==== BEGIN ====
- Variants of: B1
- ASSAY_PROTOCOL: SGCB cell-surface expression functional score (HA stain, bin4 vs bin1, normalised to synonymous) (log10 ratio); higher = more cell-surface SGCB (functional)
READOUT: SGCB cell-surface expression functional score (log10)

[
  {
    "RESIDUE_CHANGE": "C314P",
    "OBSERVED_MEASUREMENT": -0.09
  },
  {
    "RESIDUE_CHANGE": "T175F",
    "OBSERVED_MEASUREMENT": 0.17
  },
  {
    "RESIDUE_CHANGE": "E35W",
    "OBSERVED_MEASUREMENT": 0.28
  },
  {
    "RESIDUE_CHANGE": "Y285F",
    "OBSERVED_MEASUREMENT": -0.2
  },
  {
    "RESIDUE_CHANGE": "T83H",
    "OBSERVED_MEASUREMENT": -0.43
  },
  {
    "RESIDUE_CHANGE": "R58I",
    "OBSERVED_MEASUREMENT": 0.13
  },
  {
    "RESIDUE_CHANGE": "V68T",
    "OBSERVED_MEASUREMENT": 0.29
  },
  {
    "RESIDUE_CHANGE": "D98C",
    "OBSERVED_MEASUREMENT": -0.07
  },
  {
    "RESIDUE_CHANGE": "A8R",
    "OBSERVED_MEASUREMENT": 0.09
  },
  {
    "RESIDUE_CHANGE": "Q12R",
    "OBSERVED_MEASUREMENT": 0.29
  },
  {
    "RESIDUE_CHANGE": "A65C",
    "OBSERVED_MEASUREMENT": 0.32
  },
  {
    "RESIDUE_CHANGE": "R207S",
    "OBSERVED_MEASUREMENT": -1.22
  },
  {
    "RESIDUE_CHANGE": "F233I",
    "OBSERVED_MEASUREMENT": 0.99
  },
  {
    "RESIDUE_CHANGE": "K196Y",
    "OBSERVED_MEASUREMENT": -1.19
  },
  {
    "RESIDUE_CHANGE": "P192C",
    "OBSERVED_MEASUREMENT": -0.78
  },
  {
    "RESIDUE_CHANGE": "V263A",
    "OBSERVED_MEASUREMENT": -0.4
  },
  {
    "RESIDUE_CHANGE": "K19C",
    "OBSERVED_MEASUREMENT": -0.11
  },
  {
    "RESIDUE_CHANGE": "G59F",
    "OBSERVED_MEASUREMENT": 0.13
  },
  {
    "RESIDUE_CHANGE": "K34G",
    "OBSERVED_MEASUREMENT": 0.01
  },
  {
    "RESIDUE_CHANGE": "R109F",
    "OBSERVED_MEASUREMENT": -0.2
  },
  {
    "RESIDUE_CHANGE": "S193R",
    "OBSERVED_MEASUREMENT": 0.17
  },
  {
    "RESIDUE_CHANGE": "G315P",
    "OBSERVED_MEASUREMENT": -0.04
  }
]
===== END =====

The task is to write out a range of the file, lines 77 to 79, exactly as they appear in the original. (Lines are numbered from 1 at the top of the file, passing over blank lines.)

  {
    "RESIDUE_CHANGE": "K34G",
    "OBSERVED_MEASUREMENT": 0.01